C: How about for you? When you’re performing? What’s most empowering?
ML: I guess I’m an exhibitionist. And I prefer not to have clothes on. (laughs) I think it’s kind of always been there. And then once I performed for the first time it was like “Oh yeah, I really like that!” I was hooked.

C: How old were you?
ML: When I first performed a striptease, I was 22.

C: You didn’t feel that pull when you went to college at U of I when everyone else goes through their experimental stage?
ML: I wasn’t too experimental in college, unfortunately. I’m not a big partier. I don’t spend a lot of my days drunk so that wasn’t really a part of my college experience. It started coming out when I would go to these dance clubs in school when I would dance on top of the speakers and have my shirt up. One of my friends voted me Most Likely To Become A Porn Star. I was like “It came true!” (laughs) Not really. Though I will be doing some burlesque in an “adult film.” I’m just doing a fan dance. Nothing too explicit. I’m not that bad.

C: What are you trying to convey in your performances? It is art so it seems like there would be a message.
ML: I don’t really have a message. I don’t put feminist views or politics into what I do. I just want to make people smile and laugh. That may sound shallow but I don’t think there’s anything wrong with that. I think when people go out to have fun, they want to have fun rather than hear the performer’s views on politics.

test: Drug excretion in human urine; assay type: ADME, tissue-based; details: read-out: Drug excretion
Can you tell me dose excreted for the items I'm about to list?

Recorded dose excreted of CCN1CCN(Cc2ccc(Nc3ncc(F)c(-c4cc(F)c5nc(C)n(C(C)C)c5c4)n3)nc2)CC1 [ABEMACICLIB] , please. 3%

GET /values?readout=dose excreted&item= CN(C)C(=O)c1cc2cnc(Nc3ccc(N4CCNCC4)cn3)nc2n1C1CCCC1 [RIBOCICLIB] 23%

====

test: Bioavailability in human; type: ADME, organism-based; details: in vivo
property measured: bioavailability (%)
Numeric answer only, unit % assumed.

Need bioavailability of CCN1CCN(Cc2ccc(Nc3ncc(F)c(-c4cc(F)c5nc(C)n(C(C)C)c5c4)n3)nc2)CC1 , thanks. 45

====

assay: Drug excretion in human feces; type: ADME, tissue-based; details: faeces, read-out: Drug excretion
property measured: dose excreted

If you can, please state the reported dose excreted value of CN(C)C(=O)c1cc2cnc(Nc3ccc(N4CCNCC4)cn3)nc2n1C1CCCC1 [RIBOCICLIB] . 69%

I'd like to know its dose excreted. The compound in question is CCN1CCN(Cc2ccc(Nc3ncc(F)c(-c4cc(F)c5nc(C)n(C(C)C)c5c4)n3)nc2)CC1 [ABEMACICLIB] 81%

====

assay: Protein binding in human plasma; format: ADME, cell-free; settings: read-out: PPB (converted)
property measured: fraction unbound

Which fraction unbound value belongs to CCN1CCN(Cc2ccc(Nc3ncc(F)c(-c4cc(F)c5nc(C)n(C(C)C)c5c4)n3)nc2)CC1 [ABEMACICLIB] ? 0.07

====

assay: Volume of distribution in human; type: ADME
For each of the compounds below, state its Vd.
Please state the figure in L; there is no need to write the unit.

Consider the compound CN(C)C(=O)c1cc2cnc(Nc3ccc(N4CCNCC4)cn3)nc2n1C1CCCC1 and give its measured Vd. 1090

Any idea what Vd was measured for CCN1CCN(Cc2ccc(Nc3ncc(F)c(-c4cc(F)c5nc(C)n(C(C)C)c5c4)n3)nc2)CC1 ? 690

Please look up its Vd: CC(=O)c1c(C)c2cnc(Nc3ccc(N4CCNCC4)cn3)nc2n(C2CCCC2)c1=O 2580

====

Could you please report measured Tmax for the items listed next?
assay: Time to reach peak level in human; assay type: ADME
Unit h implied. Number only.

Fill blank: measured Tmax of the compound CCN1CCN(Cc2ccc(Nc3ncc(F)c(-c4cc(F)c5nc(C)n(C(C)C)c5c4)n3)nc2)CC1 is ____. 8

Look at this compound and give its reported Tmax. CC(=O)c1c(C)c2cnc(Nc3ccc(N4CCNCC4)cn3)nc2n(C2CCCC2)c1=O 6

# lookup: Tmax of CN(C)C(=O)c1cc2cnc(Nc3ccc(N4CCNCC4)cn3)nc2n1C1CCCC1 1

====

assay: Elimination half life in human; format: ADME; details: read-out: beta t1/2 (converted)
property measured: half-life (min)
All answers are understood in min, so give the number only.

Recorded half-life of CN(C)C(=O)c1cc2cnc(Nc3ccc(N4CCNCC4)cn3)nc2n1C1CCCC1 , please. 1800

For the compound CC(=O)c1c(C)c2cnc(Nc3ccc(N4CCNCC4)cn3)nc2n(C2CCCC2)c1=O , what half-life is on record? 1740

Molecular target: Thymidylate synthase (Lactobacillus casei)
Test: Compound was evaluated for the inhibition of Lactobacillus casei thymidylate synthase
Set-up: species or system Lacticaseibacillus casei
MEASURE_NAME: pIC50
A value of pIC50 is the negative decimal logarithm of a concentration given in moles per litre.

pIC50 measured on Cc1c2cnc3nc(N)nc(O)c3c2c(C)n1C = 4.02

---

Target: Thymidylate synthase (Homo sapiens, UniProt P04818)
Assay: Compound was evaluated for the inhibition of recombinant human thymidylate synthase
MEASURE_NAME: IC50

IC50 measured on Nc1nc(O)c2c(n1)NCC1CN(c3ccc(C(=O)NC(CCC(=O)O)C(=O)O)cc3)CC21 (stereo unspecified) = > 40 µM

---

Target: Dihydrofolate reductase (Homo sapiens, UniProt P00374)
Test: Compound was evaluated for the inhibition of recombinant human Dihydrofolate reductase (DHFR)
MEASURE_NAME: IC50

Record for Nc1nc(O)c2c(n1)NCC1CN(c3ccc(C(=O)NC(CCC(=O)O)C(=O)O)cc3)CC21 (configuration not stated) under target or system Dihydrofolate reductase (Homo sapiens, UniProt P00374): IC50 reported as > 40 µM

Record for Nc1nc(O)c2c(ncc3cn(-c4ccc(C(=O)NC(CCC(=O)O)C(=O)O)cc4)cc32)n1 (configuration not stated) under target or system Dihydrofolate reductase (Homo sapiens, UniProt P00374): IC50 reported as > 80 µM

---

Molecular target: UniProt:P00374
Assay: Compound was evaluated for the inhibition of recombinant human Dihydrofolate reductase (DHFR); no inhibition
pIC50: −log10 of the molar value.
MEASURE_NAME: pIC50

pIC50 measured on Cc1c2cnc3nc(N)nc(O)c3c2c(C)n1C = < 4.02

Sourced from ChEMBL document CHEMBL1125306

C: What’s different about this year’s Femme TV show than the last show you did with that title?
ML: We learned a lot about how to pace the show. It’s funnier, it’s sexier, it’s quicker.
C: What was the most important thing you learned?
ML: That we have to end with a bang. Our goal is to make people think they had sex or make people want to have sex. And so when we see people making out at the end of the show, we know that we’ve done a good job.

C: You’re Miss Exotic World 2005. Are there any particular responsibilities you have that go along with the title? Do you have to open malls?
ML: No, I don’t have to educate the children or anything like that. I don’t really have any responsibilities. Right now it’s just to spread the word about burlesque.

C: You competed last year as well. What do you think it was about your performance this year that put you over the top?
ML: Well, the judging last year was a bit political. And there was a change in the judging this year to make it fairer. I was the new kid on the block. I don’t think that I was ready for it last year. I think I also needed that experience and to be more involved in the scene and know people better. Plus, my routine just rocked (laughs).

C: Was there any particular move that…
ML: Oh, I have a move.
C: You have a move.
ML: I’m “the ass that goes pow!” (laughs) Have you seen the move?
C: I’ve seen a couple of the shows but I don’t know if I’ve seen that move.
ML: I could pull it out right here but I won’t. You could just tell people that I did.
C: I have journalistic ethics, I don’t think I can lie.
FV: I thought that WAS journalistic ethics.
C: Only if you work for The New York Times.
ML: Basically, I’m in a straddle position. And then I move my butt cheeks independently (makes an up and down motion with her hands) like a little shimmy. It’s a crowd pleaser.
C: Will you be doing “the move” in this show?
ML: I do. And it’s funny now because when I come out onstage people yell “pow!” It’s become a thing.
FV: I think it could become a new dance craze, like the Macarena.
ML: Maybe I should have my own silly burlesque line dance.
C: It’d go over big in Orland Park.
ML: Oh yeah.
C: You could return like a conquering hero.
ML: They’ll have a parade.